The challenge of yoga is to go beyond our limits - within reason. We continually expand the frame of the mind by using the canvas of the body. It is as if you were to stretch a canvas more and create a larger surface for a painting. But we must respect the present form of our body. If you pull too much at once, we will rip the canvas. If the practice of today damages the practice of tomorrow, it is not correct practice. --B.K.S. Iyengar
So how do we find that composure in our practice? Crandell urges us practice in a way that allows us to seek evenness, an equal sensory experience with balanced sensation. If you’re in a pose and it creates a lot of intensity, that force needs to be distributed equally in order to avoid injury. He says to consider our pacing, alignment, intensity, and the duration and repetition of practice to remain safe. It’s easy to get swept along in the joy of practicing (ie. overdoing your favorite pose) or going along with the rest of the class even when your body would do better to pause, or even to modify or choose a different pose (legs up the wall anyone?)
Pacing is an easy place to start. If you’re going so fast that you can’t listen to the signals of your body, you know you’re creating the possibility of injury. Alignment can help us make sure we’re distributing our force evenly. One example we frequently explore in class is the effect of our head being forward of the rest of the body and how that creates excessive pull on many other parts of the body.
We can think, too, about the intensity of force on our body. Crandell uses the example of cat/cow where the force on our body is relatively low. There, it’s safer to explore the end ranges of our ability to move. It’s low stress, so we aren’t exerting high force when we’re at the end-range of each movement. But, in bigger, more forceful poses we want to use even greater care to distribute stressors across the system. Think about a forward fold. If there’s a concentration of sensation in one place we aren’t sharing the load and are at greater risk. Instead, we can move in and out of the pose slowly. Then we’ll listen for feedback from the body on whether there’s focused pulling such as on the hamstring attachment at the sitting bones, or in the low back. Is the pose even, and is the opposing muscle group/ie. quadriceps activated to support the lengthening of the hamstring? In other words, is everything working together or are we overworking any place?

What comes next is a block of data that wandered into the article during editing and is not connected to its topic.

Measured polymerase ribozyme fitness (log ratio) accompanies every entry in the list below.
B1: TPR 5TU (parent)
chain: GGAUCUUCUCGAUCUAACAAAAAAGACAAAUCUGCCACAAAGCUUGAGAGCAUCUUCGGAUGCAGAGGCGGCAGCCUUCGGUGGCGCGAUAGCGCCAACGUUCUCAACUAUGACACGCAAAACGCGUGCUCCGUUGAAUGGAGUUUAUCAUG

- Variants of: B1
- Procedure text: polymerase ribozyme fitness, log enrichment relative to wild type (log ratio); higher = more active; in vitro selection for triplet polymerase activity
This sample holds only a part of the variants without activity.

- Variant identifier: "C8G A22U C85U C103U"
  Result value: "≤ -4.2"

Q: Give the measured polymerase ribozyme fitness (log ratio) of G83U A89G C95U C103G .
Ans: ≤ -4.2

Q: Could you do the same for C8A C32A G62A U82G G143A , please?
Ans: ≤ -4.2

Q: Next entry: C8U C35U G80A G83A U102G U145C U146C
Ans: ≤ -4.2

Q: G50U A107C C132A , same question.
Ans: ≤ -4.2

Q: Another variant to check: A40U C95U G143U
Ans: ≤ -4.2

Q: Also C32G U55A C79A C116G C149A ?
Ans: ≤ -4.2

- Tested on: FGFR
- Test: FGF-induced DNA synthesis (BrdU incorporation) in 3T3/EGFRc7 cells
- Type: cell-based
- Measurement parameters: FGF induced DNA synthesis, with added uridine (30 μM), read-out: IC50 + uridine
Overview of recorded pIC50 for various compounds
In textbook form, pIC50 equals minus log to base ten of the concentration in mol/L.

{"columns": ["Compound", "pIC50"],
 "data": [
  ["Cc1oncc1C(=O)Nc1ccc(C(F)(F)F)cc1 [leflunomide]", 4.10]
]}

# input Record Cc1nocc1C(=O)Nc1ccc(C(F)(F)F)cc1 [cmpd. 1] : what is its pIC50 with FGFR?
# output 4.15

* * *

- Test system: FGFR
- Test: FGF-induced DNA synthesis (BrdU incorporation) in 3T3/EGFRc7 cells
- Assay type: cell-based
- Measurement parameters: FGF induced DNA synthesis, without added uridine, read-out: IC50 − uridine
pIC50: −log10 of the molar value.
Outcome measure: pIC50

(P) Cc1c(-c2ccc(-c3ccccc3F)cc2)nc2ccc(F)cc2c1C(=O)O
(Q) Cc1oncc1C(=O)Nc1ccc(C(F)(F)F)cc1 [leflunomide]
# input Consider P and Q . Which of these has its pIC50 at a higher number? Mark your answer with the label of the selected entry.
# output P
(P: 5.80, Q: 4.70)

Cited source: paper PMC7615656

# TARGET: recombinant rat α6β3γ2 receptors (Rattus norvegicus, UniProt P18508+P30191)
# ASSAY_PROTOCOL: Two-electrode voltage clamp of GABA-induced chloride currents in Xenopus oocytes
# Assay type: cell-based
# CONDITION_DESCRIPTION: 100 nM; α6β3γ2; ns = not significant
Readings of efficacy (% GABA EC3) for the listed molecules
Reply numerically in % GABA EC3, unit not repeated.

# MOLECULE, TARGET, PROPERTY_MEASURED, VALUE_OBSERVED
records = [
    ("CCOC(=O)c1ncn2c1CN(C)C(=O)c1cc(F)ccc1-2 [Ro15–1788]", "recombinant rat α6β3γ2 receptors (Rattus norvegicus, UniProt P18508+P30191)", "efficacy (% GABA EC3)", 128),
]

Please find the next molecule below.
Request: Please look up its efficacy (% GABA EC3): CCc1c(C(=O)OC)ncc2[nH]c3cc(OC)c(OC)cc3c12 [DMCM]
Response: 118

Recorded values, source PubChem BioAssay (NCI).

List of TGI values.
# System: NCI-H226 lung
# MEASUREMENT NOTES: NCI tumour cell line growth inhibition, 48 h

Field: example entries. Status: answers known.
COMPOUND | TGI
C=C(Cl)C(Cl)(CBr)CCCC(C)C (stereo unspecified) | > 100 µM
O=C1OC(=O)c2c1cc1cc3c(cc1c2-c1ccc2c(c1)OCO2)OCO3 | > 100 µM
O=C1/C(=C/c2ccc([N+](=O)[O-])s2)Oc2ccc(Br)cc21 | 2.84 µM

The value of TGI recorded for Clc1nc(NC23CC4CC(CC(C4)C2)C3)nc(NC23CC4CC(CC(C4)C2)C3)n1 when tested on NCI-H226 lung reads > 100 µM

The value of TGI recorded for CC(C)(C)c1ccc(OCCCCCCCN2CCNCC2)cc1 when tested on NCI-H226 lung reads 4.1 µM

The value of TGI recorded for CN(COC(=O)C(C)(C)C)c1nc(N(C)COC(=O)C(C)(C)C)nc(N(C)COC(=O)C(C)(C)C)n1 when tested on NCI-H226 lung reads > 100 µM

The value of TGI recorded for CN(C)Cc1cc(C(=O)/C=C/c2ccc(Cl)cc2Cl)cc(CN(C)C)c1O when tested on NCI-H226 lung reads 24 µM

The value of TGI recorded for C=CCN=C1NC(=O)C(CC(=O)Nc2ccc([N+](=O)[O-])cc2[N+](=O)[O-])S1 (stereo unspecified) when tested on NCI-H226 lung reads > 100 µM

Overwork can occur even when we’re stacked up just right—like when we hold something too long or do it too often. It would be nice to say, “If you just do the pose this one perfect way, you will always be safe from injury.” The reality is that our whole practice requires us to stay present. Long, flexible muscles result from balanced practice that is also STABLE. That means resting when we’re tired. It means noticing if our effort is even or if we’re feeling much more sensation in one spot than anyplace else. It means skillful use of props and modifications and variety of experience so that we’re challenging ourselves in new ways.
We need to stretch ourselves to stay resilient. And the best way forward is not to hurt ourselves in the process! Being present to our practice gives us the tools to enjoy and skillfully navigate the journey whether on or off the mat.